The man did not pay the extra $400, so Yum allegedly continued to harass him through text messages and threatened to show up to his work for the money and call and email all his co-workers. It's unclear in the reports whether the man paid the additional $400, but he resisted a demand for another $600 months later and filed a police report, court records say.
A man completing a surgical residency at a local hospital met Yum through OK Cupid in March 2013, reports indicate.
They saw each other about six of seven times before she allegedly disclosed that she would date other people, prompting the man to say that he, too, would see other women. Yum reportedly grew angry at the man's statement, and her reaction was so "irrational" that he decided to stop seeing her, reports say. The man met his future wife soon thereafter.
A few weeks after they stopped dating, Yum allegedly told the man that she was pregnant with their child and that either she would have the child and sue him for child support or he could date her again and she would consider an abortion.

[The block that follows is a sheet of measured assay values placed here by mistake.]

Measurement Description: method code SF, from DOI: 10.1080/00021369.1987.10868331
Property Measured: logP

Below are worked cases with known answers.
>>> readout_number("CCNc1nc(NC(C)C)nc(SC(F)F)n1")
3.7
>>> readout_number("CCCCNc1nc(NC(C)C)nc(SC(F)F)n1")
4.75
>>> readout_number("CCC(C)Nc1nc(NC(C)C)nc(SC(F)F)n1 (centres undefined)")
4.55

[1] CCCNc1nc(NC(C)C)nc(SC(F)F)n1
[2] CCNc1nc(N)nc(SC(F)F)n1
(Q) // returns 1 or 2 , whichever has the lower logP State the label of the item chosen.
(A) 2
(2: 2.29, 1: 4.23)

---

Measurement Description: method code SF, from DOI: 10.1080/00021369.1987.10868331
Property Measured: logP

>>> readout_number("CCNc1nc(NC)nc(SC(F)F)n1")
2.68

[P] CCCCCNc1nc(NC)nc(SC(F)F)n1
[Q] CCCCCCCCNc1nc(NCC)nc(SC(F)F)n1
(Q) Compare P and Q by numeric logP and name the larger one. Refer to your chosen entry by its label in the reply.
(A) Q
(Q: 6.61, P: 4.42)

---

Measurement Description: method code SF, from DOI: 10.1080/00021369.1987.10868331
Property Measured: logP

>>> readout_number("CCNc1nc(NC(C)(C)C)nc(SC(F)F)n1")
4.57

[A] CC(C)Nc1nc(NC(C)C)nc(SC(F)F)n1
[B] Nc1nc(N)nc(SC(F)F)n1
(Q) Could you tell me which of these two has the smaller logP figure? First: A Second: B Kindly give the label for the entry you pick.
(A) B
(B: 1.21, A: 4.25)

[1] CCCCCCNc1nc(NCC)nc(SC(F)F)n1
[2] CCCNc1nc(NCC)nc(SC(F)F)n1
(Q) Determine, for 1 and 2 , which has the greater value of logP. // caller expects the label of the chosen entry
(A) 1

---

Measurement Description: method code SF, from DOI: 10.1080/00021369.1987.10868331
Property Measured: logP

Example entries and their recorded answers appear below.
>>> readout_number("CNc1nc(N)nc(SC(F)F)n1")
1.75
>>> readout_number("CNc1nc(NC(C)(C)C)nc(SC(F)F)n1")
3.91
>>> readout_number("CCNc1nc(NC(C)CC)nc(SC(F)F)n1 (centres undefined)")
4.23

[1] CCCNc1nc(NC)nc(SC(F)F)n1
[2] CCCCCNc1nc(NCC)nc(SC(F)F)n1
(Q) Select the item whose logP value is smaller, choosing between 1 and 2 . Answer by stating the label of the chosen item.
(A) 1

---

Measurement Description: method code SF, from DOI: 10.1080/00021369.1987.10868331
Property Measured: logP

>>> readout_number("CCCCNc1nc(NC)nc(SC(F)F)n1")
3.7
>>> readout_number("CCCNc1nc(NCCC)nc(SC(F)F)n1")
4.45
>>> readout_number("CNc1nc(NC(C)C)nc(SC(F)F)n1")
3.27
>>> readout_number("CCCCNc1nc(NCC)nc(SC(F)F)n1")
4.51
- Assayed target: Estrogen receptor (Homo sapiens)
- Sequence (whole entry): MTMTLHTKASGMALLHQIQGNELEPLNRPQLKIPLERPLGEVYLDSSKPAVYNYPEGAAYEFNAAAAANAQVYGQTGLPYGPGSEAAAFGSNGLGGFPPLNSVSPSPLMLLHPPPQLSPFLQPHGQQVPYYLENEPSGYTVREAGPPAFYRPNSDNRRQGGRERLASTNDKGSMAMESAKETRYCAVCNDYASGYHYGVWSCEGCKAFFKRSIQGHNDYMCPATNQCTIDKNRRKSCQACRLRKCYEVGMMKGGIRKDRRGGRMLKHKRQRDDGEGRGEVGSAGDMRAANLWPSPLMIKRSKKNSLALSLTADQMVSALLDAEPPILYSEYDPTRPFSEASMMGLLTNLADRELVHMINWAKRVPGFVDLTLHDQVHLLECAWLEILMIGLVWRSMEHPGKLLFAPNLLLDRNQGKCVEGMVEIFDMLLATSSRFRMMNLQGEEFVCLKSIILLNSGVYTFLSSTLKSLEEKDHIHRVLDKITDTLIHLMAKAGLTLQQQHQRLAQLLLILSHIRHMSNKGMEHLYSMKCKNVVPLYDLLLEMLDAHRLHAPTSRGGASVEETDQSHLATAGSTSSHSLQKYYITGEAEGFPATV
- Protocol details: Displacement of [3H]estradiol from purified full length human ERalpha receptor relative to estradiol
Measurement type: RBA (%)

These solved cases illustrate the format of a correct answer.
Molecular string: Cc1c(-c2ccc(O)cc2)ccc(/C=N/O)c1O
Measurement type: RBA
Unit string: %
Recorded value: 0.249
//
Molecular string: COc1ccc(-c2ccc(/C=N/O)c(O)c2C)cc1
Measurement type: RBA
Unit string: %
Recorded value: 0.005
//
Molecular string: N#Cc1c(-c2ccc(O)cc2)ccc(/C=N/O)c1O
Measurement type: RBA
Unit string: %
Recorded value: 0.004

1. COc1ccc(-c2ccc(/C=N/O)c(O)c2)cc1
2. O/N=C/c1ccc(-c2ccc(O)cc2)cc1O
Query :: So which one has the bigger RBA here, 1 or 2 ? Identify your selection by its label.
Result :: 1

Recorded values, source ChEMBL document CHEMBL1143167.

The man reportedly pretended to date Yum again to see whether she was pregnant. She told the man she had an abortion, court documents say. But when he declined to keep seeing her, she allegedly said that she did not have an abortion and was still pregnant. Weeks later, she told the man she had the abortion and demanded $750, then $1,050. The man answered both of her demands.
In September 2013, Yum then allegedly told the man that if he did not pay her $15,000, she would disclose their relationship to his current partner and would-be wife and tell her that he was dating both women at the same time. She also threatened to disclose their relationship to his co-workers, reports say. The man reportedly made a series of payments adding up to $15,000 over time for her silence.